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Surviving the BPTC – Pupillage Research

Surviving the BPTC – Pupillage Research

This is the first of several pieces relating to pupillage applications, and is aimed at giving a very brief summary of the system and reminding you to get started on research (if you haven’t already!) For some of you, the process will be well underway, particularly those applying for Chancery pupillage, but for many, April is fast looming and it is time to get organised!

Pupillage Gateway vs chambers applications

As I’m sure you already know, all Chambers must advertise their pupillage vacancies on the centralised system (previously the Pupillage Portal, being re-launched as the Pupillage Gateway for 2013).

Chambers, however, can choose to receive applications in one of two ways: either centrally through the Pupillage Gateway system, or outside this system (usually via their own individual application form).

Pupillage Gateway will open for browsing on 1 March 2013 (with Chambers able to upload advertisements from 1 February 2013). The system opens for applications on 1 April 2013. Traditionally the system is open for applications for around one month, but at the time of writing there was no confirmation of the closing date on the Pupillage Gateway website.

It is therefore crucial to keep an eye on the deadlines…

Many Chambers will chose to process their applications outside of the Pupillage Gateway system, and as a result their deadlines will often differ (sometimes quite dramatically). It is therefore crucial to keep an eye on the deadlines for your desired Chambers, and in particular whether these non-Gateway sets include a surprise additional question which will take extra time to complete.

The overall conclusion from the above is that it really is time to get moving. Exams will take up vast amounts of your time, and it really is a good idea to have your list of desired sets ready, with research, before the system opens. This will reduce a large amount of the panicking that sets in around April (although admittedly not all of it!)

Where to start?

If this isn’t your first time applying for pupillage, you may well have a good idea of the sets you want to apply to. However, as a first-timer, it can all be a bit daunting.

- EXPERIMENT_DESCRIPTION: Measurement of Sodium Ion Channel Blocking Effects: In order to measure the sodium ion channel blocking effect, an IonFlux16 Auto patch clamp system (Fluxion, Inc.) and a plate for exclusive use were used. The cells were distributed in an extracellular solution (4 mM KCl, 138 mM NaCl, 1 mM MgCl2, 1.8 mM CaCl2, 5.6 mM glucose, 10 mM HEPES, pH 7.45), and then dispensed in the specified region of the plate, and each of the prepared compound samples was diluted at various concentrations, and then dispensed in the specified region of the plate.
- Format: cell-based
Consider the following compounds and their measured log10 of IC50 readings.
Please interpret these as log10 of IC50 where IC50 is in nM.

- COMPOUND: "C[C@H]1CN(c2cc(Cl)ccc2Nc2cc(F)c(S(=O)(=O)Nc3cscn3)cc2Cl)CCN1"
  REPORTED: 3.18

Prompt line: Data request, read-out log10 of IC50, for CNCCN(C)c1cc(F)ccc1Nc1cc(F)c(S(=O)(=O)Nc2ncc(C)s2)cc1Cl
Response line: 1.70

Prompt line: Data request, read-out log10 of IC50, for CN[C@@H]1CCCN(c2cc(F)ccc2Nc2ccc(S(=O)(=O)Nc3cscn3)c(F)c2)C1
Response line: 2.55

Firstly, it is worth equipping yourself with the various useful books and directories that your law school no doubt has in stock. These are useful for breaking down pupillages by practice areas, and giving you key bits of information about each set. It may be useful to arm yourself with a pack of post it notes and work out a ‘long-list’ of sets you might be interested in, which you can then gradually narrow down.

By this point, you need to have, or be developing, a clear idea of the kind of set you want to practise in – practice area, size, location, ethos, etc. Use these decisions to narrow down your desired sets, and eventually you should come up with a list of sets that you really do want to apply to.

Here, the usual quantity versus quality argument comes into play. Some people will be happier using up their full quota of central applications (under Pupillage Portal this was twelve) and also applying to as many Chambers outside the centralised system as they could manage. A word of caution though – do not detract from the quality of the applications you do make by spending too little time on them. From those people who I have spoken to, it is more important to focus on the quality of your most favoured applications, as opposed to spreading yourself thinly across more applications and thereby detracting from the quality of all of them. You are more likely to get an interview from 10 absolutely fantastic applications than from 20 poorly presented ones.

A word of caution though – do not detract from the quality of the applications you do make by spending too little time on them.

My OCD streak kicks in here, and I worked all this information into a colour-coded spreadsheet. This meant that, at a glance, I could see all the information that I felt was important for my applications to each set. It also helps to order your thoughts, and particularly where you are applying to a mix of Gateway and non-Gateway sets; it helps you keep on top of deadlines.

Sprucing up the CV

As a quick side note – this really is your last opportunity to get your CV perfect before the 2013 application season. If there is anything you have identified as needing development, try to get working on it now so that everything is in place for this application season.

So although this was a fairly whirlwind introduction to pupillage applications, I hope it serves as a gentle reminder that time is moving quickly and that beginning your preparation early is always safest!

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